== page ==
The real world is a noisy place so where better to immerse yourself in daily sounds to improve your listening skills? Dianne, who has had a cochlear implant for 10 years, shares her story and advice about what worked well for her when she started to retrain her brain.
Feeling Humiliated and Deflated
“Conversation is the center of people’s lives. We use language to communicate our feelings, our thoughts. So, when my hearing loss deteriorated in my 30s, I became withdrawn and isolated.
The cause of my hearing loss is unknown. At age 29, I could no longer hear the phone ring unless I was in close proximity. By age 39, I battled as I misunderstood numbers and words.
With each year my hearing loss worsened, my life choices and opportunities diminished. When I could no longer perform my work duties with accuracy, I realized I was unable to work, which felt like a huge personal loss to me.
Increasingly, I had more and more trouble hearing the clarity of people’s speech, socializing became difficult in restaurants with background noise. Going out to dinner and socializing with more than one person became a nightmare. I could no longer follow being part of group conversations. With or without surrounding noise, I was failing to grasp words.
I would rely on facial expressions pretending I was aware of the talk around me. I would go home feeling humiliated and deflated, thinking I wouldn’t put myself in that situation again.
Hearing the phone ring and having a conversation on the phone was a challenge, which became isolating. This isolation continued – until I received my right ear cochlear implant in 2012 at age 57.
The day after switch on, I felt indescribable joy to be given the gift of sound. As a new cochlear implant recipient, I wanted to experience being able to participate in conversations.”
I needed to retrain my brain
“However, I quickly came to realize that I needed to retrain my brain to listen as that part of the brain had not been stimulated for many years.
To achieve my goal, I had to improve my listening skills – and to improve my listening skills in the real world, I had to become part of it.
Every day, I went for a walk listening to all the sounds that surrounded me: voices, birds, wind and waves hitting the rocks.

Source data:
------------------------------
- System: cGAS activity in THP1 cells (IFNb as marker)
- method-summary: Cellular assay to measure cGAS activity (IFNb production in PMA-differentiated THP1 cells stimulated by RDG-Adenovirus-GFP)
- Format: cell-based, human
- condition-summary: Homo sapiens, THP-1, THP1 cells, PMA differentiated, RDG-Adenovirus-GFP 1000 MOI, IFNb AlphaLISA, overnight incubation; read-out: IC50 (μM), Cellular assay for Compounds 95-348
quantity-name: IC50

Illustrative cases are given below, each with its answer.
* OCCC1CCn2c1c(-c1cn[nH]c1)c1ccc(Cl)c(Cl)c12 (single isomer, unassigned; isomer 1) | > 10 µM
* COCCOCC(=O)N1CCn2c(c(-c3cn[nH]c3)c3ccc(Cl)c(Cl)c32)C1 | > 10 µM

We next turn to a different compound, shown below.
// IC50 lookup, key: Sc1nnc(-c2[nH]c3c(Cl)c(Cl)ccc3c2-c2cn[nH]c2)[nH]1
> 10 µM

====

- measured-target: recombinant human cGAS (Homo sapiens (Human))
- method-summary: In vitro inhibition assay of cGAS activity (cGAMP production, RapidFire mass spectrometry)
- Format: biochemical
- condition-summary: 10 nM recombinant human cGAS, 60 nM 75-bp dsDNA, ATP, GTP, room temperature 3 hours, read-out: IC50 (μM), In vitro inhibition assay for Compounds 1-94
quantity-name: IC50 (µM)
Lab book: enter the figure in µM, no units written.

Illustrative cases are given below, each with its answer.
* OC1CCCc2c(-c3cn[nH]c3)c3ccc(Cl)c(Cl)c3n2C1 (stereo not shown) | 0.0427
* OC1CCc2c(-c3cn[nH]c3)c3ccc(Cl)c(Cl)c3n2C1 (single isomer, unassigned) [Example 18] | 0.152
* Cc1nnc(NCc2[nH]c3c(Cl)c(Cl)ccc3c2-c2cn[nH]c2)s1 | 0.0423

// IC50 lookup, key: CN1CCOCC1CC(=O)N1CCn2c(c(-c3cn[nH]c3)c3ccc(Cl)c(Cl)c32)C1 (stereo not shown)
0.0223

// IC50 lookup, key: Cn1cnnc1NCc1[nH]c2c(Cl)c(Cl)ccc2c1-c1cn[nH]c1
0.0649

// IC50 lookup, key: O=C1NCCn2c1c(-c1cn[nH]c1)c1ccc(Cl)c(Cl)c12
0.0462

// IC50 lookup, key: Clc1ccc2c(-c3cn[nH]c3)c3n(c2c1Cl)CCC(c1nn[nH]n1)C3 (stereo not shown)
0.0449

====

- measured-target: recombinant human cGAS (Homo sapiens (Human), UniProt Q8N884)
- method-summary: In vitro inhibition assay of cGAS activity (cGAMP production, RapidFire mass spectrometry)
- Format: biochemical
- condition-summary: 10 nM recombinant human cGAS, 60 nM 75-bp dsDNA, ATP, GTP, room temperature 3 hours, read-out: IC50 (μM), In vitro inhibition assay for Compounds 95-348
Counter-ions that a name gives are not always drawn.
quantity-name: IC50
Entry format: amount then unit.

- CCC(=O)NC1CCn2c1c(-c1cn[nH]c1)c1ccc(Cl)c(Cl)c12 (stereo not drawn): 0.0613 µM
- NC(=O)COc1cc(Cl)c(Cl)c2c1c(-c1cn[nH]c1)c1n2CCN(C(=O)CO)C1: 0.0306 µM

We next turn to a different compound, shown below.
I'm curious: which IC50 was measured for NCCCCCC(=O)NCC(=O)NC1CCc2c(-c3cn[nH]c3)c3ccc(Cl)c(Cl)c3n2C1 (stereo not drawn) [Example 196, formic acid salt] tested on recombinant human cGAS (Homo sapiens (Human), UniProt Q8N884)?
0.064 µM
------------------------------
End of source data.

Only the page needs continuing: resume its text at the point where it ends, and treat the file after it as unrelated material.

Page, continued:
I went to a café, ordered a coffee, grabbed a newspaper and sat outside on the walking path. From my table I could hear the sound of the coffee machine, cars driving past and people chatting. These were all new sounds for me.
The outdoor tables were close together so I could hear the people at the adjoining table speaking, but there was no clarity to their words.
I decided this would be something to do daily – and it became like a game. I would listen to the conversation at an adjoining table and gradually, I would recognize a word that was said.”
Activities that work
“I did this exercise repeatedly for months. And it worked – I advanced my listening skills.
You can practice your listening skills in a range of settings – from listening to conversations while traveling on public transport, at shopping centers and in doctors’ waiting rooms.
You can listen to one-sided phone conversations while sitting in a cafe. All this enables you to build on your listening skills in different situations – from quiet situations to those with background noise.
So, does it help to listen to conversations around you as a way to improve?
You are listening to unfamiliar talkers with different speech styles, volume and clarity. You have to concentrate as it doesn’t come as easily as listening to family and friends with familiar voices.
During this time, in 2013, I also became bilateral. My only regret was waiting 12 months for the second implant. I believed I would require that length of time to adapt successfully to the first implant. The second implant made a significant difference in my life. I could hear and listen in stereo.
I loved my new world!”
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